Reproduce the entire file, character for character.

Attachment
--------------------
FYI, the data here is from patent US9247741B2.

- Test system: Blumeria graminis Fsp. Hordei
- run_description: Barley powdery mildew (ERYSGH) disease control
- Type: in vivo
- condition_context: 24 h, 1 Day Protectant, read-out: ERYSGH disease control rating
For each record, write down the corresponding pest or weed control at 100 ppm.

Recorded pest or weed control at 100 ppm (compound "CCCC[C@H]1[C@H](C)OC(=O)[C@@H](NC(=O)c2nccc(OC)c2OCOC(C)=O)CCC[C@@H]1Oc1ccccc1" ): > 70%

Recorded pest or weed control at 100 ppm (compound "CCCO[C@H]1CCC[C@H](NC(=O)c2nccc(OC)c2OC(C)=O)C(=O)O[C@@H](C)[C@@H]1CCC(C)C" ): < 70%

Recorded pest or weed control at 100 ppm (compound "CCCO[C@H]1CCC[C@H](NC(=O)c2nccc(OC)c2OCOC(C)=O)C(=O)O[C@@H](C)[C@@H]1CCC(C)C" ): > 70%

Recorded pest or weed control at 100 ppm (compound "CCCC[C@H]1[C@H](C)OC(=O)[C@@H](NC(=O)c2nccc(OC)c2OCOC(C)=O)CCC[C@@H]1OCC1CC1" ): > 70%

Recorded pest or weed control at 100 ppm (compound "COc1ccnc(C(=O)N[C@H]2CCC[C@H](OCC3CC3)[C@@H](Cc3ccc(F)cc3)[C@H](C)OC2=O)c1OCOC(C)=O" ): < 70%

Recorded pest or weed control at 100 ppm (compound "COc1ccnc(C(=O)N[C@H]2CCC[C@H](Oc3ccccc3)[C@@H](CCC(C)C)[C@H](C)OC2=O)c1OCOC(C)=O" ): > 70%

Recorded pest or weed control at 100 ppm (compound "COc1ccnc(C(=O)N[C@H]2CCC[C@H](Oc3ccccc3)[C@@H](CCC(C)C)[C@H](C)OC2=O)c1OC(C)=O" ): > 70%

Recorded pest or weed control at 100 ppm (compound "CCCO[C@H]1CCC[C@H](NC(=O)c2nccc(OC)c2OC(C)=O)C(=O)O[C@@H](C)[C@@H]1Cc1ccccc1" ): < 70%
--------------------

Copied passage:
FYI, the data here is from patent US9247741B2.

- Test system: Blumeria graminis Fsp. Hordei
- run_description: Barley powdery mildew (ERYSGH) disease control
- Type: in vivo
- condition_context: 24 h, 1 Day Protectant, read-out: ERYSGH disease control rating
For each record, write down the corresponding pest or weed control at 100 ppm.

Recorded pest or weed control at 100 ppm (compound "CCCC[C@H]1[C@H](C)OC(=O)[C@@H](NC(=O)c2nccc(OC)c2OCOC(C)=O)CCC[C@@H]1Oc1ccccc1" ): > 70%

Recorded pest or weed control at 100 ppm (compound "CCCO[C@H]1CCC[C@H](NC(=O)c2nccc(OC)c2OC(C)=O)C(=O)O[C@@H](C)[C@@H]1CCC(C)C" ): < 70%

Recorded pest or weed control at 100 ppm (compound "CCCO[C@H]1CCC[C@H](NC(=O)c2nccc(OC)c2OCOC(C)=O)C(=O)O[C@@H](C)[C@@H]1CCC(C)C" ): > 70%

Recorded pest or weed control at 100 ppm (compound "CCCC[C@H]1[C@H](C)OC(=O)[C@@H](NC(=O)c2nccc(OC)c2OCOC(C)=O)CCC[C@@H]1OCC1CC1" ): > 70%

Recorded pest or weed control at 100 ppm (compound "COc1ccnc(C(=O)N[C@H]2CCC[C@H](OCC3CC3)[C@@H](Cc3ccc(F)cc3)[C@H](C)OC2=O)c1OCOC(C)=O" ): < 70%

Recorded pest or weed control at 100 ppm (compound "COc1ccnc(C(=O)N[C@H]2CCC[C@H](Oc3ccccc3)[C@@H](CCC(C)C)[C@H](C)OC2=O)c1OCOC(C)=O" ): > 70%

Recorded pest or weed control at 100 ppm (compound "COc1ccnc(C(=O)N[C@H]2CCC[C@H](Oc3ccccc3)[C@@H](CCC(C)C)[C@H](C)OC2=O)c1OC(C)=O" ): > 70%

Recorded pest or weed control at 100 ppm (compound "CCCO[C@H]1CCC[C@H](NC(=O)c2nccc(OC)c2OC(C)=O)C(=O)O[C@@H](C)[C@@H]1Cc1ccccc1" ): < 70%